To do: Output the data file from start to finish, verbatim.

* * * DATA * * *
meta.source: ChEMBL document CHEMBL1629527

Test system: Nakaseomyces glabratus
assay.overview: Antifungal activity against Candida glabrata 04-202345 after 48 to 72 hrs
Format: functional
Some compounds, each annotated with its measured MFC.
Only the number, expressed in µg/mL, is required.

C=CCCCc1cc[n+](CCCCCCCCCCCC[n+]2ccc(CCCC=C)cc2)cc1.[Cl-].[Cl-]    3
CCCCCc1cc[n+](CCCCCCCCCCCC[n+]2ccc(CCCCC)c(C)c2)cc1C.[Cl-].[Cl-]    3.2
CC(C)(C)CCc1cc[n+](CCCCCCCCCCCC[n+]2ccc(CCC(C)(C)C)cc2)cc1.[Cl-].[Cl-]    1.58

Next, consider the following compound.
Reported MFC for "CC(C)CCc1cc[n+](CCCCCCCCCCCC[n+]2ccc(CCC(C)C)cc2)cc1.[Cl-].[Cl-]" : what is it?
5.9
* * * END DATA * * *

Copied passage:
meta.source: ChEMBL document CHEMBL1629527

Test system: Nakaseomyces glabratus
assay.overview: Antifungal activity against Candida glabrata 04-202345 after 48 to 72 hrs
Format: functional
Some compounds, each annotated with its measured MFC.
Only the number, expressed in µg/mL, is required.

C=CCCCc1cc[n+](CCCCCCCCCCCC[n+]2ccc(CCCC=C)cc2)cc1.[Cl-].[Cl-]    3
CCCCCc1cc[n+](CCCCCCCCCCCC[n+]2ccc(CCCCC)c(C)c2)cc1C.[Cl-].[Cl-]    3.2
CC(C)(C)CCc1cc[n+](CCCCCCCCCCCC[n+]2ccc(CCC(C)(C)C)cc2)cc1.[Cl-].[Cl-]    1.58

Next, consider the following compound.
Reported MFC for "CC(C)CCc1cc[n+](CCCCCCCCCCCC[n+]2ccc(CCC(C)C)cc2)cc1.[Cl-].[Cl-]" : what is it?
5.9